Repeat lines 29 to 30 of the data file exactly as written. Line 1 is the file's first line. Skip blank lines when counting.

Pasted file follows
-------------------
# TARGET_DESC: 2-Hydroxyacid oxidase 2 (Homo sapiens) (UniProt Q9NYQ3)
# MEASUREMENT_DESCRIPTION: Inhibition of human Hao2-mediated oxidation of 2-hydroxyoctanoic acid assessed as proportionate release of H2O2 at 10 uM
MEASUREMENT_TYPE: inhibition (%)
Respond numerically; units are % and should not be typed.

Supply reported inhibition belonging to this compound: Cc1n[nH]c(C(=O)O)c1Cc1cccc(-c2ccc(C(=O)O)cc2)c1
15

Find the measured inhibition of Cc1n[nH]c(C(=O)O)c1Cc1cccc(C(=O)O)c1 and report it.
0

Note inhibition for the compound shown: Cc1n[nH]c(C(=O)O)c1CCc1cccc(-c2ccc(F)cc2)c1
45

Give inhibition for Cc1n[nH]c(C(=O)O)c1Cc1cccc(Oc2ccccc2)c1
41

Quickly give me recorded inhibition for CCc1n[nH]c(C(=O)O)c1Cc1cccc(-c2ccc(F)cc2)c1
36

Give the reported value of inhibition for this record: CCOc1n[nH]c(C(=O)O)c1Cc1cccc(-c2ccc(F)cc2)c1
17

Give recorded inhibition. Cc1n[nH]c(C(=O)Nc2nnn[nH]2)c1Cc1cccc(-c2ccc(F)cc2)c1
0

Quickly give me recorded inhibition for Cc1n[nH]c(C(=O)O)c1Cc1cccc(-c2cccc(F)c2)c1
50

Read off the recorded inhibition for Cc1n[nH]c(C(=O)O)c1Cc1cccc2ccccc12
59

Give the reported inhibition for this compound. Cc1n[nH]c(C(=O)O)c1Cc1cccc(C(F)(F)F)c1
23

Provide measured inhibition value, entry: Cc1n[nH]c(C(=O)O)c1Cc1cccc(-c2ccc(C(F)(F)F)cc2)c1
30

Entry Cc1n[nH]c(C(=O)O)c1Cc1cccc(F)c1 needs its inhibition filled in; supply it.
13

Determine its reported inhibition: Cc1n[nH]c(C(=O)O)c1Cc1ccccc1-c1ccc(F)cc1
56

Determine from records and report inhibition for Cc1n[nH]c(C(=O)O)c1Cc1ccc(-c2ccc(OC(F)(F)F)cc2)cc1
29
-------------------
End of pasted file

Determine its reported inhibition: Cc1n[nH]c(C(=O)O)c1Cc1ccccc1-c1ccc(F)cc1
56